Published: Fri, August 18, 2017
Business | By Max Garcia

Under Armour CEO steps down from President Trump's Manufacturing Council

Under Armour CEO steps down from President Trump's Manufacturing Council

The bosses of Intel and Under Armour have now both stepped back too.

Plank said he was appreciative of the opportunity to have served on the council but will now "focus my efforts on inspiring every person that they can do anything through the power of sport which promotes unity, diversity and inclusion".

Members of the manufacturing council are not the only business leaders who have quit advising Trump on a range of issues, from immigration to climate change. Two days after saying that "many sides" were to blame for the violence, the President on Monday said "racism is evil" and "those who cause violence in its name are criminals and thugs, including the KKK, neo-Nazis, white supremacists, and other hate groups".

"We condemn in the strongest possible terms this egregious display of hatred, bigotry and violence on many sides - on many sides", Trump said at a press conference from his New Jersey golf course.

Trump tweeted about Frazier.

Trump will be remembered as a president who stood for White supremacy during an event that could define a generation.

Sessions also says he is meeting with President Donald Trump and officials from the Federal Bureau of Investigation on Monday to discuss the recent violence in Charlottesville, Virginia.

Frazier's resignation comes shortly after a violent confrontation between white supremacists and protesters in Charlottesville, Va. Trump is being criticized for not explicitly condemning the white nationalists who marched in Charlottesville.

Trump also asked at the time - a bit more diplomatically - that Merck and other drug companies seek to lower prices.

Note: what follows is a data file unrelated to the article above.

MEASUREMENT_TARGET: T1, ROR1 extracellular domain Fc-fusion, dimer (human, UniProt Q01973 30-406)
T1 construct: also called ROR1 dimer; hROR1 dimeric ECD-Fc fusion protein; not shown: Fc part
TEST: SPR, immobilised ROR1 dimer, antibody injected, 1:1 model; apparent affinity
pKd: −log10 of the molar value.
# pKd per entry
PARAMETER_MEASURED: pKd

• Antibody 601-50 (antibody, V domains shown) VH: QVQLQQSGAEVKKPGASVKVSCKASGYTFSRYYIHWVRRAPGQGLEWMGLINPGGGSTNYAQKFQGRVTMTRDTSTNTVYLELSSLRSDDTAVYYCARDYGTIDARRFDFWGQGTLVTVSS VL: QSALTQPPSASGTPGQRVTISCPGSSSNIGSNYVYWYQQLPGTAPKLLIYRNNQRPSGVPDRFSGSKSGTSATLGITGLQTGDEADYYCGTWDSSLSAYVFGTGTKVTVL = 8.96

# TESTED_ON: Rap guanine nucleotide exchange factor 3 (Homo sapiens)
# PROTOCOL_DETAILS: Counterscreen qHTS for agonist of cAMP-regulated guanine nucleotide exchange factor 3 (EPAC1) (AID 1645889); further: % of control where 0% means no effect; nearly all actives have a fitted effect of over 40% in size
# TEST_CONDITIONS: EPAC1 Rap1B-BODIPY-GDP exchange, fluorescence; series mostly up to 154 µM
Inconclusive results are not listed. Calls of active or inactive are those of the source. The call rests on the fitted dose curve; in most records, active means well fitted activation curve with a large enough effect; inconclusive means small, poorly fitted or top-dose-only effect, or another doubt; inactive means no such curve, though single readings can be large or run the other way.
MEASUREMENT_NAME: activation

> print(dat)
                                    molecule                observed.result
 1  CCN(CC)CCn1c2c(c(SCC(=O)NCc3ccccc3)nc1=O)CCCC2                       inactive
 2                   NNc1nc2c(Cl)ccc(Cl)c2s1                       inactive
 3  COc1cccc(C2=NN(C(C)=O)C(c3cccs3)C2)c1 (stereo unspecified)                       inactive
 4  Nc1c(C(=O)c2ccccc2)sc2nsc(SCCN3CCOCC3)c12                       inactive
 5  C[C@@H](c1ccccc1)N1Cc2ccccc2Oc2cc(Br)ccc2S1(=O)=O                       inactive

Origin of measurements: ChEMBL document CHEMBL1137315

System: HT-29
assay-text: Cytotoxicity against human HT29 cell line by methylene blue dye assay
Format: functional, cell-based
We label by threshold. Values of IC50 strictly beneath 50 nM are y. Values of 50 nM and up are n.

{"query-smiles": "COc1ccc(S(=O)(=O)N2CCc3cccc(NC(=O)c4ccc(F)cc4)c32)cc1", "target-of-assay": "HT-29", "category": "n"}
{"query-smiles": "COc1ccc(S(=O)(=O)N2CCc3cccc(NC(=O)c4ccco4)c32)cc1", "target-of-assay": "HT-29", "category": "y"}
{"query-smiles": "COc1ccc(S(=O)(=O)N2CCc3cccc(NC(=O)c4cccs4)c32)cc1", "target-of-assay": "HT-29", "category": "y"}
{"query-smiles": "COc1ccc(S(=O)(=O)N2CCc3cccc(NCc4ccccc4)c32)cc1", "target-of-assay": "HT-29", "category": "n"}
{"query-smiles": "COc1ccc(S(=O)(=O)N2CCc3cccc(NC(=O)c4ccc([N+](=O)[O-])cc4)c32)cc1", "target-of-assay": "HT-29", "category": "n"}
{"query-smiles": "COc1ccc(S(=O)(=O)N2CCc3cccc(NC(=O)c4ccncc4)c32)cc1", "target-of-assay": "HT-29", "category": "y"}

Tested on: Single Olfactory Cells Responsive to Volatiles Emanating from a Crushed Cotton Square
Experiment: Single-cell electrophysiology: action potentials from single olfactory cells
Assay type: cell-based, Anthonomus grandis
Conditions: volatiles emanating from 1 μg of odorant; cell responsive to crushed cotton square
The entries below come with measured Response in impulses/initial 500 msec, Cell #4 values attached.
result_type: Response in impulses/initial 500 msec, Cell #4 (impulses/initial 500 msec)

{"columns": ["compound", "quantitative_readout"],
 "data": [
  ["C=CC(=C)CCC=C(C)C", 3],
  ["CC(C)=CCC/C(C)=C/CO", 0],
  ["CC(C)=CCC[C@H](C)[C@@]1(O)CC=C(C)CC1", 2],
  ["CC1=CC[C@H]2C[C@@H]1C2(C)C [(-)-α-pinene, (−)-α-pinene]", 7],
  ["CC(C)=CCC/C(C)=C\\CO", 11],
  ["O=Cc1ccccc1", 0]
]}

Morrison has become the latest CEO to resign from the American Manufacturing Council as a result of Trump's remarks on the violence in Charlottesville.

August 16: Johnson & Johnson said Alex Gorsky's decision to quit the manufacturing group preceded Trump's tweet: "I believe, very strongly, that hatred and bigotry of any kind have no place in our society".

Several other CEOs issued statements denouncing racism and white supremacy, but said they would stay on the council.

Merck CEO Kenneth Frazier announced on Monday that he was leaving Trump's council to "take a stand against intolerance and extremism".

Following the rally, Republicans and Democrats alike largely condemned the neo-Nazi rallies that included prominent figures such as white nationalist Richard Spencer and former "imperial wizard" of the Ku Klux Klan David Duke.

Within hours of his decision to ditch Trump's council, the President lashed out at the executive in a Twitter tirade.

The leaders of the group of media and entertainment Disney, Bob Iger, the investment bank Goldman Sachs, Lloyd Blankfein, and the electric car-maker Tesla, Elon Musk, had all three resigned from various economic councils surrounding the u.s. president after his decision to withdraw the United States of the Paris agreements on climate change.

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